Leo M. Falicov Fellowship

Leo M. Falicov Fellowship in Theoretical Physics

This fellowship, established in memory of Professor Leo M. Falicov, is given to an outstanding Ph.D. candidate admitted to pursue a Ph.D. degree in theoretical physics in the Indiana University Department of Physics.


The fellowship is awarded to incoming doctoral students who increase the diversity of our graduate program, by being (for example) originally from South or Central America; U.S. citizens who are members of traditionally underrepresented groups (Hispanic American, African American, Native American, etc.); or women from any country.

Stipend + application process

The stipend consists of $25,000 U.S. per year for up to 4 years, plus health insurance and tuition assistance. More than one fellowship per year may be awarded, depending on the quality of the pool of candidates.

Applicants should send their vitae, research interests, and (at least two) letters of recommendation to Gerardo Ortiz.

Leo M. Falicov

Leopoldo Falicov was born in Buenos Aires, the capital of Argentina, on June 24, 1933. After graduating from the prestigious public high-school Colegio Nacional de Buenos Aires, he entered the School of Engineering and Natural Sciences at the University of Buenos Aires until 1955, when he moved to the Instituto Balseiro in Bariloche in Argentina. In Bariloche in 1958, he completed undergraduate and doctoral degrees in physics. While in Bariloche, he also obtained a licensiado degree in chemistry from the University of Buenos Aires in 1957. He completed a second Ph.D. in Physics at Cambridge University in England the next year, under the supervision of Professor Volker Heine.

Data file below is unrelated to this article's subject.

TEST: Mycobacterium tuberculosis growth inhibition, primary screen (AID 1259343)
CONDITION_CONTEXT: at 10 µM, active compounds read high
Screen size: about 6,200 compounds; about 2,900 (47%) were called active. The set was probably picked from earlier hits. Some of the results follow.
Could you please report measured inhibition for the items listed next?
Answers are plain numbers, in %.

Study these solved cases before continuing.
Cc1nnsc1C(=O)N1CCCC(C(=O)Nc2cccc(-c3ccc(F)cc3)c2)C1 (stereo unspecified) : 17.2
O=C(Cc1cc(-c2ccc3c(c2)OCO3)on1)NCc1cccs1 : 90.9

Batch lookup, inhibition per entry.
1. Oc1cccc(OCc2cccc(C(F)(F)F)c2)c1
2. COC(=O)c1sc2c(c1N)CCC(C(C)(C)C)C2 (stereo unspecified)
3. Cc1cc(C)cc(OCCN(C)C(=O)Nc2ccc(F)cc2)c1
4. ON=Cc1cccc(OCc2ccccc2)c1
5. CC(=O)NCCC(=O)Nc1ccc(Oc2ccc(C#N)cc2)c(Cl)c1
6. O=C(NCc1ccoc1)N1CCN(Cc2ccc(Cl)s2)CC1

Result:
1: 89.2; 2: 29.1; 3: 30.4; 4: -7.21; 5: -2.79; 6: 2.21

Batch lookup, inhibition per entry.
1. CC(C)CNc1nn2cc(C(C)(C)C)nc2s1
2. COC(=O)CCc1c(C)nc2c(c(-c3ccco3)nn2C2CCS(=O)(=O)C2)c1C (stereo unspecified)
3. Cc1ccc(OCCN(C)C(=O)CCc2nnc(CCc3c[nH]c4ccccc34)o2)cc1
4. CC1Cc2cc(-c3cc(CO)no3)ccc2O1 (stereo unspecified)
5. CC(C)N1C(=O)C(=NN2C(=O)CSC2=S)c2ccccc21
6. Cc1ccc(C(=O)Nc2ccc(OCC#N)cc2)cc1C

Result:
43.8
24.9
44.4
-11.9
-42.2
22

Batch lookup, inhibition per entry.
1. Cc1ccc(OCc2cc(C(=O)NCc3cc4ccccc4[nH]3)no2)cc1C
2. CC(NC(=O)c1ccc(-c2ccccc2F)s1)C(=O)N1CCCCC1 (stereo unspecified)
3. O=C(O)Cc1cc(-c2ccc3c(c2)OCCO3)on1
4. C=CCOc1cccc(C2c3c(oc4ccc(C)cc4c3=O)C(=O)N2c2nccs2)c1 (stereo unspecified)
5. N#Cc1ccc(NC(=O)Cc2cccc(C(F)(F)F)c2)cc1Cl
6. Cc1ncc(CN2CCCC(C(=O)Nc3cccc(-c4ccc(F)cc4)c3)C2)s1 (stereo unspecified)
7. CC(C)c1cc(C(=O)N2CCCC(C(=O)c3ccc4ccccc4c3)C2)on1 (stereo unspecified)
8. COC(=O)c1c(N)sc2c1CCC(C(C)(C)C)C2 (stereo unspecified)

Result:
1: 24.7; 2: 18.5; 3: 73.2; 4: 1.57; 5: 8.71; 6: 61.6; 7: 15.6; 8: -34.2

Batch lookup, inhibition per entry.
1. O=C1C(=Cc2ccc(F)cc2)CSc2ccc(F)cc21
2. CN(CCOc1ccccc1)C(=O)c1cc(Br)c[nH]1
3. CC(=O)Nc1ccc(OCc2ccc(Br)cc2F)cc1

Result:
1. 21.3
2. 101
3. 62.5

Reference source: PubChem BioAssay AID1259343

Professor Falicov moved to the University of Chicago in 1960, where he became a faculty member and full professor. In 1969 he moved to the Physics Department of the University of California at Berkeley, where he was chair from 1981-1983. He stayed there until he died of cancer in January 1995.

Professor Falicov made outstanding contributions in condensed matter physics, in particular to the electronic structure of solids, superconductivity, magnetism, surfaces, and phase transitions. He was a member of the National Academy of Sciences in the United States, Denmark, and Argentina. Professor Falicov attracted outstanding students and postdoctoral researchers from South America and many other Spanish speaking countries, definitely influencing the development of physics in their countries.